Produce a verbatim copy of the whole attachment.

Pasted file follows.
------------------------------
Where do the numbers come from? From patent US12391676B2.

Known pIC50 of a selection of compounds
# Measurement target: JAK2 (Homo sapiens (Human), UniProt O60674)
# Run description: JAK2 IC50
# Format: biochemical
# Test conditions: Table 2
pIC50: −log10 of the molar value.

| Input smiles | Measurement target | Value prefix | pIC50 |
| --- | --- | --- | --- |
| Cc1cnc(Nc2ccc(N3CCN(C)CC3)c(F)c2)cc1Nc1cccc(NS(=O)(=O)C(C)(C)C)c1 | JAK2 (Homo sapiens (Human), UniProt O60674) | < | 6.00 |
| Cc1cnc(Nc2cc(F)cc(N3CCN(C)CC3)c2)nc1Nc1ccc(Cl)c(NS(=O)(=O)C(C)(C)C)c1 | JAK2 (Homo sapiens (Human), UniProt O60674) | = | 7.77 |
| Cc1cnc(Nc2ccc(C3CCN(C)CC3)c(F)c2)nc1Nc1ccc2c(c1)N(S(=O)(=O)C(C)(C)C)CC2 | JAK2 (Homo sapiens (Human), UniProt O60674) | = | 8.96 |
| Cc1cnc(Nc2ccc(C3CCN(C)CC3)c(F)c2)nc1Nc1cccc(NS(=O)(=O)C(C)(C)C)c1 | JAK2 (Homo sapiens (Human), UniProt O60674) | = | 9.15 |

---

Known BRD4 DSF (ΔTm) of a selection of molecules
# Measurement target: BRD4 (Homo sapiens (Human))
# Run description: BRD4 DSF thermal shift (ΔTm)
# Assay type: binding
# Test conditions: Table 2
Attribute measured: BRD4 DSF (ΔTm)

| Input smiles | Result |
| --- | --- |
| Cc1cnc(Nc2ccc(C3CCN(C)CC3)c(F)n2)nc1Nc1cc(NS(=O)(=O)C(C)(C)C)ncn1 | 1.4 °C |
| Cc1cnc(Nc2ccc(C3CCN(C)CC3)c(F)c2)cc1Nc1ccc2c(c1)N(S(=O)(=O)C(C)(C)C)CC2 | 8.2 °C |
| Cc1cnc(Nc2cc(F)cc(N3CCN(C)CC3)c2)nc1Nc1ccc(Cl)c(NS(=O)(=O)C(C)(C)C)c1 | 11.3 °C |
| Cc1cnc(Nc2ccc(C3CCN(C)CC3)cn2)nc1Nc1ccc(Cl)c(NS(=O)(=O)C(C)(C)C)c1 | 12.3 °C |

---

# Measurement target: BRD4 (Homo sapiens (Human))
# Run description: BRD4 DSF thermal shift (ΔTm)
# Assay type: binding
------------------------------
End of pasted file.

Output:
Where do the numbers come from? From patent US12391676B2.

Known pIC50 of a selection of compounds
# Measurement target: JAK2 (Homo sapiens (Human), UniProt O60674)
# Run description: JAK2 IC50
# Format: biochemical
# Test conditions: Table 2
pIC50: −log10 of the molar value.

| Input smiles | Measurement target | Value prefix | pIC50 |
| --- | --- | --- | --- |
| Cc1cnc(Nc2ccc(N3CCN(C)CC3)c(F)c2)cc1Nc1cccc(NS(=O)(=O)C(C)(C)C)c1 | JAK2 (Homo sapiens (Human), UniProt O60674) | < | 6.00 |
| Cc1cnc(Nc2cc(F)cc(N3CCN(C)CC3)c2)nc1Nc1ccc(Cl)c(NS(=O)(=O)C(C)(C)C)c1 | JAK2 (Homo sapiens (Human), UniProt O60674) | = | 7.77 |
| Cc1cnc(Nc2ccc(C3CCN(C)CC3)c(F)c2)nc1Nc1ccc2c(c1)N(S(=O)(=O)C(C)(C)C)CC2 | JAK2 (Homo sapiens (Human), UniProt O60674) | = | 8.96 |
| Cc1cnc(Nc2ccc(C3CCN(C)CC3)c(F)c2)nc1Nc1cccc(NS(=O)(=O)C(C)(C)C)c1 | JAK2 (Homo sapiens (Human), UniProt O60674) | = | 9.15 |

---

Known BRD4 DSF (ΔTm) of a selection of molecules
# Measurement target: BRD4 (Homo sapiens (Human))
# Run description: BRD4 DSF thermal shift (ΔTm)
# Assay type: binding
# Test conditions: Table 2
Attribute measured: BRD4 DSF (ΔTm)

| Input smiles | Result |
| --- | --- |
| Cc1cnc(Nc2ccc(C3CCN(C)CC3)c(F)n2)nc1Nc1cc(NS(=O)(=O)C(C)(C)C)ncn1 | 1.4 °C |
| Cc1cnc(Nc2ccc(C3CCN(C)CC3)c(F)c2)cc1Nc1ccc2c(c1)N(S(=O)(=O)C(C)(C)C)CC2 | 8.2 °C |
| Cc1cnc(Nc2cc(F)cc(N3CCN(C)CC3)c2)nc1Nc1ccc(Cl)c(NS(=O)(=O)C(C)(C)C)c1 | 11.3 °C |
| Cc1cnc(Nc2ccc(C3CCN(C)CC3)cn2)nc1Nc1ccc(Cl)c(NS(=O)(=O)C(C)(C)C)c1 | 12.3 °C |

---

# Measurement target: BRD4 (Homo sapiens (Human))
# Run description: BRD4 DSF thermal shift (ΔTm)
# Assay type: binding